Q: How did you get started and what or who inspired and empowered you to?
It turned out my partner and myself both found a job with IBM in Johannesburg, South Africa. This is where our Africa adventure started and we are still in the middle of it! We had the opportunity to travel the country during the weekends and holidays and absolutely loved it. After one year we got the opportunity to work and live in Malawi, running a safari company, hotel and lodge. During this time we were asked so many times if we knew of people like ourselves that would be interested to work and live in Africa too. As well as people that started asking us how to find a great job in Africa.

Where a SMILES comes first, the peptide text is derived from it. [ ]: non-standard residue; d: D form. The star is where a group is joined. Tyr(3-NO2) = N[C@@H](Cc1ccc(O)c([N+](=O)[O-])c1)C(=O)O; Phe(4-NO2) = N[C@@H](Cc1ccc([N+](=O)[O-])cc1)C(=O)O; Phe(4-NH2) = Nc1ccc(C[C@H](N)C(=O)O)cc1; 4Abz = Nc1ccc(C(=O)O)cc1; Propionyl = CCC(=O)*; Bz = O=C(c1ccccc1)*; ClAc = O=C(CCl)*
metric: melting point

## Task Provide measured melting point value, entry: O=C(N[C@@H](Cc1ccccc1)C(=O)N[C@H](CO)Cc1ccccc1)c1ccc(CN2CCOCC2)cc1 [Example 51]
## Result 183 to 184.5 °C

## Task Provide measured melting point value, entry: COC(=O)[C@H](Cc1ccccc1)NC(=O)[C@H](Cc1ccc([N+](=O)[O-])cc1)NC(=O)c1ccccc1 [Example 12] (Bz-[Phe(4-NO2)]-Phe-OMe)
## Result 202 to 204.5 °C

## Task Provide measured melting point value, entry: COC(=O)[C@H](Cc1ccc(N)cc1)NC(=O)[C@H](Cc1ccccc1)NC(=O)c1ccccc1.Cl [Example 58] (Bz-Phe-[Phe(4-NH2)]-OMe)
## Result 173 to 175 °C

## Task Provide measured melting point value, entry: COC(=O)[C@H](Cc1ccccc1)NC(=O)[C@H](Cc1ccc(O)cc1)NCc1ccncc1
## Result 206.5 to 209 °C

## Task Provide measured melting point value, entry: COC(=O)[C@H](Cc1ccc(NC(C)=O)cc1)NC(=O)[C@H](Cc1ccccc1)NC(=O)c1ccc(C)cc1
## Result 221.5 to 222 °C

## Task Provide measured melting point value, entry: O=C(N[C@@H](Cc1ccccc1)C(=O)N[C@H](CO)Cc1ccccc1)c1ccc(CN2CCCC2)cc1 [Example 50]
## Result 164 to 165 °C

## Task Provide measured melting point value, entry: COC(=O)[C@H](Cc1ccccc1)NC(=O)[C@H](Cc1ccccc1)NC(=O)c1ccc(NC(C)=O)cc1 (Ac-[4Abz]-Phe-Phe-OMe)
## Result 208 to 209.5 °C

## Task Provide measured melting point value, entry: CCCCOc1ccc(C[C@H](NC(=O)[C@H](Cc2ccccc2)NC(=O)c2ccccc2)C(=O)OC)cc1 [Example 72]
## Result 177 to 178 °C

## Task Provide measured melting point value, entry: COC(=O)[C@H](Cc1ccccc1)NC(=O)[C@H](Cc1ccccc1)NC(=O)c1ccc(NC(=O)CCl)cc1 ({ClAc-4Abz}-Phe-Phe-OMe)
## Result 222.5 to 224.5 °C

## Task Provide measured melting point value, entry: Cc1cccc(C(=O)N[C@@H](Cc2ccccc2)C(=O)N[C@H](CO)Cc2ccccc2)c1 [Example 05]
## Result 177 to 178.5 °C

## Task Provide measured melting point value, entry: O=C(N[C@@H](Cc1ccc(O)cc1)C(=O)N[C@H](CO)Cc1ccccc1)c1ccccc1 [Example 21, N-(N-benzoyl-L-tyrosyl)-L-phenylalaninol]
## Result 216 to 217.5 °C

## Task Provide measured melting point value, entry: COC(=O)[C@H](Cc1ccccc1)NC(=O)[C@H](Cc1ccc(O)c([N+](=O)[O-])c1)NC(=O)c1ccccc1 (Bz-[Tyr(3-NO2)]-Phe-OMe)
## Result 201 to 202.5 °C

There was no real recruiter or head hunter that specialised in Africa; the idea of JobnetAfrica was born. We moved back to the Netherlands in 2011 with the idea of starting a location independent company. That would give us the opportunity to travel our whole lives! We gave ourselves 5 years before moving back to Johannesburg, a city we love! I started JobnetAfrica besides having a full time job for the first 2 years. I could sense most people thought it was one of those plans doomed to fail. Parents were warning, friends were supportive but I could feel they had doubts. I, on the contrary, was never more persistent. I felt like a bulldozer, nothing was scary or too much, everything was an adventure. I was on a high, adrenaline pumping, felt super energetic and confident. Michel was there all along, supporting me when I was working 16 hour days, when I dealt with disappointments. He never doubted the idea. Michel joined the company 4 years later.